UNIVERSITY PARK, Pa. — The ways in which student engagement initiatives have changed as a result of the remote learning environment and the lessons learned that can be leveraged for future out-of-classroom experiences were discussed during the Board of Trustees Committee meeting on Outreach, Development and Community Relations today (Feb. 18).

Administrators from the Penn State Student Engagement Network and Student Affairs shared updates on the Remote Innovation Grant program, Engagement Academy projects, undergraduate research initiatives and Student Affairs programs.

The Penn State Student Engagement Network works to connect and empower students, enhance education, institution and scholarship for faculty and staff, and impact and improve communities.

“All students deserve the opportunity for meaningful engagement activities – whether virtual or in-person,” said Tracey Huston, vice president for Penn State Outreach. “The University will continue to improve and develop a variety of out-of-classroom initiatives that can improve our students’ academic growth and positively impact our communities.”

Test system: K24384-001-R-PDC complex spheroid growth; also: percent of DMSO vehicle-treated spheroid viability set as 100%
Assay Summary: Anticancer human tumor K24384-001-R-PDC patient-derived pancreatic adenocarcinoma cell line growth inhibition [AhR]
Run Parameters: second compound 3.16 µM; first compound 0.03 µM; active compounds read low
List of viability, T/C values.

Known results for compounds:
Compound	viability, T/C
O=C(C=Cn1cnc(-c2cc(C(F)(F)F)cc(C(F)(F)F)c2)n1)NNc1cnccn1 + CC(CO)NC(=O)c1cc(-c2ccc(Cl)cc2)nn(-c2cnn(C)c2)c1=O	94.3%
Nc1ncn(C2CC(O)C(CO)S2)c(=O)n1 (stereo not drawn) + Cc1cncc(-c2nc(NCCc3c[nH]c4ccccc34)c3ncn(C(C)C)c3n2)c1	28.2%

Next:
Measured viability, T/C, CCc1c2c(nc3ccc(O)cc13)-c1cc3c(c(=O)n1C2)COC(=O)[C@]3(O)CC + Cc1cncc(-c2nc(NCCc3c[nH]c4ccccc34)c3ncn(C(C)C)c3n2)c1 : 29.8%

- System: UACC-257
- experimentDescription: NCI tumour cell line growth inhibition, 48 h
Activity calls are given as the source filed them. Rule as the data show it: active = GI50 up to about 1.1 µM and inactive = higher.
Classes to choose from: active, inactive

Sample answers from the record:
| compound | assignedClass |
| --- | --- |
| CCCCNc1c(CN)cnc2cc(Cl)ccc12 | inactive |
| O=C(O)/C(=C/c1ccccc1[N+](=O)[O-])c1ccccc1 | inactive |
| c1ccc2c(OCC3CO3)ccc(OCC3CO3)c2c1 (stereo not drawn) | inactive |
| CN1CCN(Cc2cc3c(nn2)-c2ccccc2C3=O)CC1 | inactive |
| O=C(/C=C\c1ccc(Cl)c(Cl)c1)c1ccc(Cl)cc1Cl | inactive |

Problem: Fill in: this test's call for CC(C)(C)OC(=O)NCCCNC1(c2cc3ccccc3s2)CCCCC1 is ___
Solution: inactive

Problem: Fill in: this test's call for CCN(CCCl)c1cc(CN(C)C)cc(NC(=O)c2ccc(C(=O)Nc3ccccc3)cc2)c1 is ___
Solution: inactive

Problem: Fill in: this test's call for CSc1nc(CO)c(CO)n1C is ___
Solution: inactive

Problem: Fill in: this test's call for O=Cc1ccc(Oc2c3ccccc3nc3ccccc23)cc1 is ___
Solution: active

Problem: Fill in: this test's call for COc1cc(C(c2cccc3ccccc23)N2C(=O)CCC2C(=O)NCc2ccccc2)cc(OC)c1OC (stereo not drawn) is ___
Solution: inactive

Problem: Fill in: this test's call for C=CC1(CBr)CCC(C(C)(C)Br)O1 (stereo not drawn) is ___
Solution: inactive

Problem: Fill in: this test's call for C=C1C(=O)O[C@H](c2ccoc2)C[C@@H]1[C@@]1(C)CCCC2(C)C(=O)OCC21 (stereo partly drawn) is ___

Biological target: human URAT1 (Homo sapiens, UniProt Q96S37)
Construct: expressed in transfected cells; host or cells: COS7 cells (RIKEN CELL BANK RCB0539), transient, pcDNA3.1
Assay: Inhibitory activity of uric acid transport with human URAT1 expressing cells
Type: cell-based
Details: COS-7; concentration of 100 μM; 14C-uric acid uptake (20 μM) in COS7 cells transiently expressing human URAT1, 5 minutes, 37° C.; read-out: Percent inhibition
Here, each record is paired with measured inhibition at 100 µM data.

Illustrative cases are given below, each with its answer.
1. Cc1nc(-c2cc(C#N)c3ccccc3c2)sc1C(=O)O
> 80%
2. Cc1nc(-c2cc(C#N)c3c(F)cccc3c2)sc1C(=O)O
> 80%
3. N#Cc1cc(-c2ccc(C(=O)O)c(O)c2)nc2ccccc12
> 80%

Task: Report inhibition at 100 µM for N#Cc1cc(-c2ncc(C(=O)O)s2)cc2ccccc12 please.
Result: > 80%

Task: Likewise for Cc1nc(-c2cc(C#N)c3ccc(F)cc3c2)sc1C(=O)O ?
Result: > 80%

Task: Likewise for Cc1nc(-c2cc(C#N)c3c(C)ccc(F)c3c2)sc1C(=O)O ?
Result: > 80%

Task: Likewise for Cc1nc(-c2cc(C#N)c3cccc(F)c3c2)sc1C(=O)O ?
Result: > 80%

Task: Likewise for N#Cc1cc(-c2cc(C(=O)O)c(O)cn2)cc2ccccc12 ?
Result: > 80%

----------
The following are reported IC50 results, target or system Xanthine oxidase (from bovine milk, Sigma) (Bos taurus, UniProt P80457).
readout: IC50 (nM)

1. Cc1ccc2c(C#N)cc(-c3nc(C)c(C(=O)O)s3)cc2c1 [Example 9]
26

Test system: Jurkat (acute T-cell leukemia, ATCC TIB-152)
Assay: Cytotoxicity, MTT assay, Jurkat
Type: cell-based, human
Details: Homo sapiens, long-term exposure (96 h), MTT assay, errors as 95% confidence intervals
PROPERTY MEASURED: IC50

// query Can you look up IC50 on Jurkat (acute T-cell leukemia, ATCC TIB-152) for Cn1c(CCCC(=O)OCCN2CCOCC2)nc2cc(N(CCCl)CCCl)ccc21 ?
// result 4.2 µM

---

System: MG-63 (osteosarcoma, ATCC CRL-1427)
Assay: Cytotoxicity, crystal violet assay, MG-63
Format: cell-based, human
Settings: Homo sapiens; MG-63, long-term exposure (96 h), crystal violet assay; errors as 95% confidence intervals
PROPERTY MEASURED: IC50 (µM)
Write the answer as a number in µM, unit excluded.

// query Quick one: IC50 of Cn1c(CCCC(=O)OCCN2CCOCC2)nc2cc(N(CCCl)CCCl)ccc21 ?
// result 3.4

Innovation Grant program helps student grow, make connections

The University’s expansion of remote learning led to several new virtual student engagement experiences. The Remote Innovation Grant program created and organized a central engaged learning curriculum, including a required Canvas course (the University’s learning management system) and student partnership with faculty/staff ‘engagement coaches,’ to serve as guiderails for any student seeking an engaged learning experience.

Michael Zeman, director of the Student Engagement Network (SEN), said the Remote Innovation Grants help students seek enriching student engagement experiences, whether in-person or virtual.